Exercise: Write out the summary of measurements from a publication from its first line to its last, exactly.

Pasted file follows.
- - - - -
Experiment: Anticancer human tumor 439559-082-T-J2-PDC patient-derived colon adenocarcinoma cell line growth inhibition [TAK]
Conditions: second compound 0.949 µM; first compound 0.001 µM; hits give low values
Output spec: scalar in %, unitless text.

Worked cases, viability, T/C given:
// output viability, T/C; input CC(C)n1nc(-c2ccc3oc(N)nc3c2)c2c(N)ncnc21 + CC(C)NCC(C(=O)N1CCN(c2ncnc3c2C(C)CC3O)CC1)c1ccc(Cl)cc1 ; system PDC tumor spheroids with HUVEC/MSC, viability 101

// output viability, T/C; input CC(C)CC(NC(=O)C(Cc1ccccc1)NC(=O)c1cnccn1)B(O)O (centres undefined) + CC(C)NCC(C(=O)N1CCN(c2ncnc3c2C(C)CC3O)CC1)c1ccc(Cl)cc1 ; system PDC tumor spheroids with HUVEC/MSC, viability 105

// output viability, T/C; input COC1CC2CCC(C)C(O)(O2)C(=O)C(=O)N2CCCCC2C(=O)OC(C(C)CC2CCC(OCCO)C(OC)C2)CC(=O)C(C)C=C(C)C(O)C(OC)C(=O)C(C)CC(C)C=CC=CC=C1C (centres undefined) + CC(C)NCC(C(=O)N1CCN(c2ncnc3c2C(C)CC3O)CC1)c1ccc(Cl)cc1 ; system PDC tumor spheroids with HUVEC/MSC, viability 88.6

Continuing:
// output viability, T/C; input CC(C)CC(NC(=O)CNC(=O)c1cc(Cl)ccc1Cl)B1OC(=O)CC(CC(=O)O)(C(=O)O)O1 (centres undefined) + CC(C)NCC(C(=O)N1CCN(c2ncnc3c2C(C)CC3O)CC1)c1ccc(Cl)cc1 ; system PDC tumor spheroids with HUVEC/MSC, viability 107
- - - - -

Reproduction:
Experiment: Anticancer human tumor 439559-082-T-J2-PDC patient-derived colon adenocarcinoma cell line growth inhibition [TAK]
Conditions: second compound 0.949 µM; first compound 0.001 µM; hits give low values
Output spec: scalar in %, unitless text.

Worked cases, viability, T/C given:
// output viability, T/C; input CC(C)n1nc(-c2ccc3oc(N)nc3c2)c2c(N)ncnc21 + CC(C)NCC(C(=O)N1CCN(c2ncnc3c2C(C)CC3O)CC1)c1ccc(Cl)cc1 ; system PDC tumor spheroids with HUVEC/MSC, viability 101

// output viability, T/C; input CC(C)CC(NC(=O)C(Cc1ccccc1)NC(=O)c1cnccn1)B(O)O (centres undefined) + CC(C)NCC(C(=O)N1CCN(c2ncnc3c2C(C)CC3O)CC1)c1ccc(Cl)cc1 ; system PDC tumor spheroids with HUVEC/MSC, viability 105

// output viability, T/C; input COC1CC2CCC(C)C(O)(O2)C(=O)C(=O)N2CCCCC2C(=O)OC(C(C)CC2CCC(OCCO)C(OC)C2)CC(=O)C(C)C=C(C)C(O)C(OC)C(=O)C(C)CC(C)C=CC=CC=C1C (centres undefined) + CC(C)NCC(C(=O)N1CCN(c2ncnc3c2C(C)CC3O)CC1)c1ccc(Cl)cc1 ; system PDC tumor spheroids with HUVEC/MSC, viability 88.6

Continuing:
// output viability, T/C; input CC(C)CC(NC(=O)CNC(=O)c1cc(Cl)ccc1Cl)B1OC(=O)CC(CC(=O)O)(C(=O)O)O1 (centres undefined) + CC(C)NCC(C(=O)N1CCN(c2ncnc3c2C(C)CC3O)CC1)c1ccc(Cl)cc1 ; system PDC tumor spheroids with HUVEC/MSC, viability 107